The politicians, talking heads, and NAR pitchmen think that tight credit is to blame for a lackluster housing recovery, but those of us on the street know the local market has been red hot with demand. The strict underwriting is more of an annoyance that anything, with underwriters requesting every document they can imagine in order to minimize the threat of buybacks.
Has it loosened up? Will low rates and looser credit spearhead another big year in 2015? I think so.
Here is an excerpt from this article to demonstrate the loosening:
Let’s see what some random companies, small and big, have been up to lately to gauge lending trends.
Banc Home Loans has expanded its Jumbo guidelines. Its “Program 55” highlights include up to 85% LTV no MI (to $2M), Loan amounts to $5 million, Minimum 660 FICO to $1.5M, 1st time home buyer- loan amounts to $2M, and Primary Residence: Cash Out Refinance now to 75% LTV (Cash-out up to $1 million).
Caliber’s enhanced Fresh Start Program was rolled out. The two biggest features are bank statement option for self-employed borrowers, and no seasoning or mortgage payment history required for Short Sale, DIL, Foreclosure or Bankruptcy.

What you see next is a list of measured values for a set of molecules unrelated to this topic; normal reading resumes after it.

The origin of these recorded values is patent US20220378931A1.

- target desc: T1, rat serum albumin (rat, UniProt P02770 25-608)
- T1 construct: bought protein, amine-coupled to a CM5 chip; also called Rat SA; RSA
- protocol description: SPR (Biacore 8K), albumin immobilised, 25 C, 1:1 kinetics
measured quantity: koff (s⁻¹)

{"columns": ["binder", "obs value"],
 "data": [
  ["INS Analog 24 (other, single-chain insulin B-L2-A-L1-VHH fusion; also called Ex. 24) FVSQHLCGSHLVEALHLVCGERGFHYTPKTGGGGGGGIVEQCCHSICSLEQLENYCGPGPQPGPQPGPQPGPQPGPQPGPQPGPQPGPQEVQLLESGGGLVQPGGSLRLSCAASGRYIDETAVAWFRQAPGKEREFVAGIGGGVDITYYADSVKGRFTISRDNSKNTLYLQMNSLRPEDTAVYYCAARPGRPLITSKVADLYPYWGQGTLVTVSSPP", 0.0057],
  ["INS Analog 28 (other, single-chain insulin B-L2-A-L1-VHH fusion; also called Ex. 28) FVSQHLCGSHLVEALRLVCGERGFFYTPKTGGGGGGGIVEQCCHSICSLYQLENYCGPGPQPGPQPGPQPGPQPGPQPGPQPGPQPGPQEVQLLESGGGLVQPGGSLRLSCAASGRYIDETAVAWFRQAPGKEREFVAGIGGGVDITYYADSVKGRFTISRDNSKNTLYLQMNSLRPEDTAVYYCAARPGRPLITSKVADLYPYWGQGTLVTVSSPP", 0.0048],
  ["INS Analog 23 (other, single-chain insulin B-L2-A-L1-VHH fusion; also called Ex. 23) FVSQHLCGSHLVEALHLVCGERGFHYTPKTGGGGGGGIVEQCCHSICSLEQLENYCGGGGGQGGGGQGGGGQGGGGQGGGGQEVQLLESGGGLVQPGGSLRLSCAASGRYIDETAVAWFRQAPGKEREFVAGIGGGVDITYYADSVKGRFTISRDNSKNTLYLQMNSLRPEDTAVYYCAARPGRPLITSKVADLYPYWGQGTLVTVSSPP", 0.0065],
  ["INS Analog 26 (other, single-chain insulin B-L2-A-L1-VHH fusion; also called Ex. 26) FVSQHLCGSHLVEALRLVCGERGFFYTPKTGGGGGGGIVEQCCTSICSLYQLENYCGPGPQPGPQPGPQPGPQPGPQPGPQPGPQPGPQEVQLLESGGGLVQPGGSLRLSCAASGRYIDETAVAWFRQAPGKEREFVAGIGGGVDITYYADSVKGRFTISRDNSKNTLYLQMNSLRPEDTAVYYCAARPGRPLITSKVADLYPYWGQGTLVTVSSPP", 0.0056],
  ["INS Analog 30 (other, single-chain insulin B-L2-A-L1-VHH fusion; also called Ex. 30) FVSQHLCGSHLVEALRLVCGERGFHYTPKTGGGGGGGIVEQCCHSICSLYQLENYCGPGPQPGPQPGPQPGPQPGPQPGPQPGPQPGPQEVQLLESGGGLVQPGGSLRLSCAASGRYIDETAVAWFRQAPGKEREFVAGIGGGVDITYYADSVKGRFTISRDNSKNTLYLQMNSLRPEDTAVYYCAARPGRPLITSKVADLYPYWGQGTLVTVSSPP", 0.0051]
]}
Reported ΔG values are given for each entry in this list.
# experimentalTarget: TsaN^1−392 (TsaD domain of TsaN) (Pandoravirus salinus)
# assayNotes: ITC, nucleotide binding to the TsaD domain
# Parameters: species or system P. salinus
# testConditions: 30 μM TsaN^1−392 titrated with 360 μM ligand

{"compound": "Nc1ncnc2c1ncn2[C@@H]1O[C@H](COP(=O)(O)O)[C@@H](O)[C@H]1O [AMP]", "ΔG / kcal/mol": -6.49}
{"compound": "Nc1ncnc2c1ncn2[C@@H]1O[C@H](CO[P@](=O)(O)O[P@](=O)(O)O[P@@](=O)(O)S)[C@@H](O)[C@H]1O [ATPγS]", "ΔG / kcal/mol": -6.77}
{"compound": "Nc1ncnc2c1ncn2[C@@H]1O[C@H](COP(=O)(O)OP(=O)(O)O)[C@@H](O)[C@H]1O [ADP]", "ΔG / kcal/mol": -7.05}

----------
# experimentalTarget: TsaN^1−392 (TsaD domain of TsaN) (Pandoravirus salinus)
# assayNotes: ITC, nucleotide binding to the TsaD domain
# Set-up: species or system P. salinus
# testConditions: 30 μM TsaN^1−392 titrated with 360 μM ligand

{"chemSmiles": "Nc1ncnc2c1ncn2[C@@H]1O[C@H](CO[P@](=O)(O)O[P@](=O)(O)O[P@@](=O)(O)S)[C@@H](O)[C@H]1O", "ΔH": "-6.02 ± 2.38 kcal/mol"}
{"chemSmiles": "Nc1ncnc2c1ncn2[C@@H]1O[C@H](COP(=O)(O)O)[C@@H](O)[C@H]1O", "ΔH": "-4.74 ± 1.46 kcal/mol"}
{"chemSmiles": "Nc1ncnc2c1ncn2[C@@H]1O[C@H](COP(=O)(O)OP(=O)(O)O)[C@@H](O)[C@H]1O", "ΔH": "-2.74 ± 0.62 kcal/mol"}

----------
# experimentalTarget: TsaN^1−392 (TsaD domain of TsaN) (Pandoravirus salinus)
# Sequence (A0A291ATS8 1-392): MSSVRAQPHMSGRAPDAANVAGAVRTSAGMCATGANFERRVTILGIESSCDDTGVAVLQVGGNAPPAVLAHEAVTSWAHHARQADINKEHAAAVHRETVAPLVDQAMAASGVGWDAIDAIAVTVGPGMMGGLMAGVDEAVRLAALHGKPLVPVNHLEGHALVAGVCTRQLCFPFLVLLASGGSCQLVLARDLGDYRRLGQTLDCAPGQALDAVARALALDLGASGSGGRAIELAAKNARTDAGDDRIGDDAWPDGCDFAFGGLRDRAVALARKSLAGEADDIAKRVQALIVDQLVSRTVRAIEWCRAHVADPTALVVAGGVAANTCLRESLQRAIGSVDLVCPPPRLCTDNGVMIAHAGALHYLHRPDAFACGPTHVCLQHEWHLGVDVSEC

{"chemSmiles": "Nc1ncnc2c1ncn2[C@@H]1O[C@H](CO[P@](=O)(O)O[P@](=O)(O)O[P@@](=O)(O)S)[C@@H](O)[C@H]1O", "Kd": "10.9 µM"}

BluePoint Mortgage has Jumbo IO products with 89% LTV up to $1,500,000 with NO MI Loans up to $3,000,000 and 80% IO to $2,000,000, Up to $500,000 Cash Out, Second Home and NOO options, Cash out for second homes and NOO.
Carrington Mortgage Services, LLC announced the national availability of “The Carrington Loan,” offering borrowers a more transparent, simplified home loan process with no closing costs or upfront financing fees. The Carrington Loan can facilitate home purchases for borrowers in the sub-640 FICO score range.
Wells Fargo Funding improved its refinance adjusters for all non-conforming products as of November 10th, adjuster improvements are listed on the daily rate sheets. In addition, its minimum down payment requirement has been removed from its conventional conforming loans.
Stearns Wholesale is now offering new FHA FICO options 600-619 FICO score program.
Next year should bring in more demand from those who have been shut out previously from getting a mortgage, and those types aren’t known for patient decision-making. It might feel more like 2006 all over again?